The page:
A single great idea lit the fire of enthusiasm in Travis Beaulieu and Joel Florek—and, with the help of the Bob Mark Memorial Elevator Pitch Competition, earned them $1,000 in cash.
Beaulieu and Florek were the first-place winners in the 2011 competition that commemorates the late professor Bob Mark, topping the other entrants with their innovative AsfalisMed business idea. Using a secure online database and mobile application, AsfalisMed would provide access to medical information via QR codes on drivers licenses and student IDs.
“The idea started with QR codes on medical jewelry,” Florek said, “and we realized that student IDs and drivers licenses would be a bigger market. We’ve been working on it almost every night for a long time.”
During the elevator pitch competition, which was founded in 2007 by Mark, participating students had three minutes—about the length of an elevator ride—to sell a new business idea to a panel of judges. The pitches were as wide-ranging as they were clever.
A textbook rental operation, Picket Books, took second place and a $500 prize. Its creator, David Shull, designed the business with a significant advantage over similar current operations. “It’s peer to peer,” he said, “students working directly with other students. Using a QR code [scanned by their cell phones], they can make a connection in thirty seconds to a minute.”
"Bob Mark inspired students to pursue their dreams. With the Bob Mark Memorial Elevator Pitch Competition and the New Venture Competition, we are giving them the opportunity."
Shull said his business would profit by getting a service fee, similar to eBay and PayPal. He said students would also be able to recover all their costs. (See sidebar.)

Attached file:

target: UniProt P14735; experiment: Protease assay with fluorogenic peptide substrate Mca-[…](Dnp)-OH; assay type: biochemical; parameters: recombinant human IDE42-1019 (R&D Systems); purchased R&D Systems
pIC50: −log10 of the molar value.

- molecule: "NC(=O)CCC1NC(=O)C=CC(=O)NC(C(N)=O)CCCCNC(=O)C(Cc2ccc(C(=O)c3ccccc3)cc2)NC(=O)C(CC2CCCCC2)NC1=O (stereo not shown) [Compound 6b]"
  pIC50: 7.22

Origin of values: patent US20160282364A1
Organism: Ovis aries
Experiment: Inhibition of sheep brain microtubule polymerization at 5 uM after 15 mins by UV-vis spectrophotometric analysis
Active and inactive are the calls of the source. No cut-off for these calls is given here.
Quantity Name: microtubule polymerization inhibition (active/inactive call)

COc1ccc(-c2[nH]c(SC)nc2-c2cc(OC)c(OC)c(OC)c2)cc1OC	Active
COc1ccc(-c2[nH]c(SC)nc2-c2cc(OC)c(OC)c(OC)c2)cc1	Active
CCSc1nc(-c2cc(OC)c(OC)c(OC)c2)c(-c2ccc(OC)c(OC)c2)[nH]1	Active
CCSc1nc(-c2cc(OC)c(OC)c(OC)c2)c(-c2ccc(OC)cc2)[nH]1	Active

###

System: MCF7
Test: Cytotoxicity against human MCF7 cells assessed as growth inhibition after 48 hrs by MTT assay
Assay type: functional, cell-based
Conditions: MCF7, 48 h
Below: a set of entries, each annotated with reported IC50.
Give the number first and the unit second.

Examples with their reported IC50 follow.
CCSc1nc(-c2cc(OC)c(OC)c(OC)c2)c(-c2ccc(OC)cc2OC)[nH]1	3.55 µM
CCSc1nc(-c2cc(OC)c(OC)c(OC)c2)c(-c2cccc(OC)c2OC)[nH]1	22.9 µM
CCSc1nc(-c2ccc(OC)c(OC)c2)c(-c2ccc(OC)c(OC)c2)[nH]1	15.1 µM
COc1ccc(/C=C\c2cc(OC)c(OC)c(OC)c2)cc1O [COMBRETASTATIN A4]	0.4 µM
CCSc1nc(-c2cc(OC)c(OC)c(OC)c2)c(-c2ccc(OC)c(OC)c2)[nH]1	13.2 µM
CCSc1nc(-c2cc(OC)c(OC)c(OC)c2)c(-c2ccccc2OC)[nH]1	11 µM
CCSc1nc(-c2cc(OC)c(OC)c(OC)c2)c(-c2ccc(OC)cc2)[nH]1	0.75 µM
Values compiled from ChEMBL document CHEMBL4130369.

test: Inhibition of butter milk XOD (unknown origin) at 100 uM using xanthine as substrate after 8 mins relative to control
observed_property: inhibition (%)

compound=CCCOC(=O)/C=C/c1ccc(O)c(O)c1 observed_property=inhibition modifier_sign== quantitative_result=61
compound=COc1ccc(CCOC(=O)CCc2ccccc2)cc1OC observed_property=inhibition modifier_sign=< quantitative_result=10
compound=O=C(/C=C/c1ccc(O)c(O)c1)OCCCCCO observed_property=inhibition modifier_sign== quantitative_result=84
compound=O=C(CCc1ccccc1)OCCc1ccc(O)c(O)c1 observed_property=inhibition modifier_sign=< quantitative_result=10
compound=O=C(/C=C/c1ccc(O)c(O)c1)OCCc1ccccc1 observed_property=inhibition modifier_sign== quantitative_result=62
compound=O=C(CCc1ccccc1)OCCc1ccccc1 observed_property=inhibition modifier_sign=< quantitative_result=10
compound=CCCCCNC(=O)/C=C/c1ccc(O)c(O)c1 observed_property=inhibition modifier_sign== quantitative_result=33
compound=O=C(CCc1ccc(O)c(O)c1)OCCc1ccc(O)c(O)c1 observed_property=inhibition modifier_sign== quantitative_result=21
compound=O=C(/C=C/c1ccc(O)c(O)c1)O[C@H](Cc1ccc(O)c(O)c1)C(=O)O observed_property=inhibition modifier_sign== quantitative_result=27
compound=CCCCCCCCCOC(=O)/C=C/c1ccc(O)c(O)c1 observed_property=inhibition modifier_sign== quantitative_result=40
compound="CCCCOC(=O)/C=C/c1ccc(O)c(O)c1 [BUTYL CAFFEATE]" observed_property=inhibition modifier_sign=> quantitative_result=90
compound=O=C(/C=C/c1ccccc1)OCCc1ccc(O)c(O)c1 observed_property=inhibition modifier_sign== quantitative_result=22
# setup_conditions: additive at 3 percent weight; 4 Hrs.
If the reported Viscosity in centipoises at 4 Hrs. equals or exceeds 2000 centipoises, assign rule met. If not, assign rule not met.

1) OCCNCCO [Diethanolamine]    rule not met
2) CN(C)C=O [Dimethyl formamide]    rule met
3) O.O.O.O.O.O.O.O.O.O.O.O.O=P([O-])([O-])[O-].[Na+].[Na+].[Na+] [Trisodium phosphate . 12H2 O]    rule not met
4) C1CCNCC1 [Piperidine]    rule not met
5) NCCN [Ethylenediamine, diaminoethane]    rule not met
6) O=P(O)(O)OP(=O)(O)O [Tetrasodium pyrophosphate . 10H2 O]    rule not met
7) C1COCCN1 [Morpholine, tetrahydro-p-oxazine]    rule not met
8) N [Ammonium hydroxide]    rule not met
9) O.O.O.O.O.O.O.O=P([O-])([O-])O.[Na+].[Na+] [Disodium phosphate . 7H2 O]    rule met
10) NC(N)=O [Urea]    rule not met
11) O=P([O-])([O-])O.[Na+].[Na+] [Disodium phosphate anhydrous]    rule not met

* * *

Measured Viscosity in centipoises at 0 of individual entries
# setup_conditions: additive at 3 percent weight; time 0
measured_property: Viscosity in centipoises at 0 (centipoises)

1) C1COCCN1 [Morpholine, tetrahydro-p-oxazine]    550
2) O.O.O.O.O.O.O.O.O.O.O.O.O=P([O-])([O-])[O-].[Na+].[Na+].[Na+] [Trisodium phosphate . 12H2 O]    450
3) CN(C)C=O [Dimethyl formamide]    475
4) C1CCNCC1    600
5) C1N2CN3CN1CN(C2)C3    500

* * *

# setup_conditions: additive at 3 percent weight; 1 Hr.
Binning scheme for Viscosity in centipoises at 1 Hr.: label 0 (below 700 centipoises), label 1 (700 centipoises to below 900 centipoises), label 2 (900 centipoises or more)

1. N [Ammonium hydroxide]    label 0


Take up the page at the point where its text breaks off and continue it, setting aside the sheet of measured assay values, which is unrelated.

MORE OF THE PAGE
SafePlug, the brainchild of biomedical engineering student Anne Dancy and mechanical
engineering student Brett Jenkins, took third place. Mounted on a simple bracelet,
SafePlug would automatically turn off heat-producing appliances—like hair dryers,
blankets, and portable heaters—if the wearer moved more than fifty yards away.
By their calculations, Dancy and Jenkins could sell the item and show a 40 percent return on each sale.
Seventeen teams participated in the competition. Other elevator pitches focused on web-based news-gathering applications, better bicycle tires for Africa (see right), healthier bakeries, Chinese language coaches, and services for visiting the elderly with a cup of coffee.
Michigan Technological University is a public research university founded in 1885 in Houghton, Michigan, and is home to more than 7,000 students from 55 countries around the world. Consistently ranked among the best universities in the country for return on investment, Michigan’s flagship technological university offers more than 120 undergraduate and graduate degree programs in science and technology, engineering, computing, forestry, business and economics, health professions, humanities, mathematics, social sciences, and the arts. The rural campus is situated just miles from Lake Superior in Michigan's Upper Peninsula, offering year-round opportunities for outdoor adventure.